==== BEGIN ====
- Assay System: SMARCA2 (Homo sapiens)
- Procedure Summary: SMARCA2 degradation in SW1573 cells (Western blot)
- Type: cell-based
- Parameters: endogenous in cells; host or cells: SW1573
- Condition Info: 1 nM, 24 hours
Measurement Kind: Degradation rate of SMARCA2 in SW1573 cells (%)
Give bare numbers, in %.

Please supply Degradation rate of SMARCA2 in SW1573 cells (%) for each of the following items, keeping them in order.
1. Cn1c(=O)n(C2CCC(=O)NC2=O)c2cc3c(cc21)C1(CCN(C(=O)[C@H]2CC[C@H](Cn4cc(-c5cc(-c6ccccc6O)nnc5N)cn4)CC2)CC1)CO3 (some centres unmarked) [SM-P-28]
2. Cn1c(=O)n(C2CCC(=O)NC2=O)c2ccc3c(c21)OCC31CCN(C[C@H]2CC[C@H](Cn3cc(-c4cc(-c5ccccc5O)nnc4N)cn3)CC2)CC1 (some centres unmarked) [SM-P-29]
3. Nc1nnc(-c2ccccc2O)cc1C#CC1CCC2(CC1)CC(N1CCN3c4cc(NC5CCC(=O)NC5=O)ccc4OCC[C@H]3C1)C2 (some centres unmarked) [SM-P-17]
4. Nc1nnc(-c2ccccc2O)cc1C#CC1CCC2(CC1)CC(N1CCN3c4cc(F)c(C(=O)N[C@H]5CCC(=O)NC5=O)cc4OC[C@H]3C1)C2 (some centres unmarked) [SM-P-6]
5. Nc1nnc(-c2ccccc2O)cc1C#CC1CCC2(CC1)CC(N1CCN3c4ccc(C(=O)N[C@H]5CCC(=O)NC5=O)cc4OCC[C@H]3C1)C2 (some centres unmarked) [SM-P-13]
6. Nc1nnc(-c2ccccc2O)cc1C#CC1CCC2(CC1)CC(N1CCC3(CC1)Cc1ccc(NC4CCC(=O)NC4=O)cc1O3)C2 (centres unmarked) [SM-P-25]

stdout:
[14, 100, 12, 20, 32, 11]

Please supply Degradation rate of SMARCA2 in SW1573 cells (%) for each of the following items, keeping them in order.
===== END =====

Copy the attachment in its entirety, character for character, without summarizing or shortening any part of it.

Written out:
- Assay System: SMARCA2 (Homo sapiens)
- Procedure Summary: SMARCA2 degradation in SW1573 cells (Western blot)
- Type: cell-based
- Parameters: endogenous in cells; host or cells: SW1573
- Condition Info: 1 nM, 24 hours
Measurement Kind: Degradation rate of SMARCA2 in SW1573 cells (%)
Give bare numbers, in %.

Please supply Degradation rate of SMARCA2 in SW1573 cells (%) for each of the following items, keeping them in order.
1. Cn1c(=O)n(C2CCC(=O)NC2=O)c2cc3c(cc21)C1(CCN(C(=O)[C@H]2CC[C@H](Cn4cc(-c5cc(-c6ccccc6O)nnc5N)cn4)CC2)CC1)CO3 (some centres unmarked) [SM-P-28]
2. Cn1c(=O)n(C2CCC(=O)NC2=O)c2ccc3c(c21)OCC31CCN(C[C@H]2CC[C@H](Cn3cc(-c4cc(-c5ccccc5O)nnc4N)cn3)CC2)CC1 (some centres unmarked) [SM-P-29]
3. Nc1nnc(-c2ccccc2O)cc1C#CC1CCC2(CC1)CC(N1CCN3c4cc(NC5CCC(=O)NC5=O)ccc4OCC[C@H]3C1)C2 (some centres unmarked) [SM-P-17]
4. Nc1nnc(-c2ccccc2O)cc1C#CC1CCC2(CC1)CC(N1CCN3c4cc(F)c(C(=O)N[C@H]5CCC(=O)NC5=O)cc4OC[C@H]3C1)C2 (some centres unmarked) [SM-P-6]
5. Nc1nnc(-c2ccccc2O)cc1C#CC1CCC2(CC1)CC(N1CCN3c4ccc(C(=O)N[C@H]5CCC(=O)NC5=O)cc4OCC[C@H]3C1)C2 (some centres unmarked) [SM-P-13]
6. Nc1nnc(-c2ccccc2O)cc1C#CC1CCC2(CC1)CC(N1CCC3(CC1)Cc1ccc(NC4CCC(=O)NC4=O)cc1O3)C2 (centres unmarked) [SM-P-25]

stdout:
[14, 100, 12, 20, 32, 11]

Please supply Degradation rate of SMARCA2 in SW1573 cells (%) for each of the following items, keeping them in order.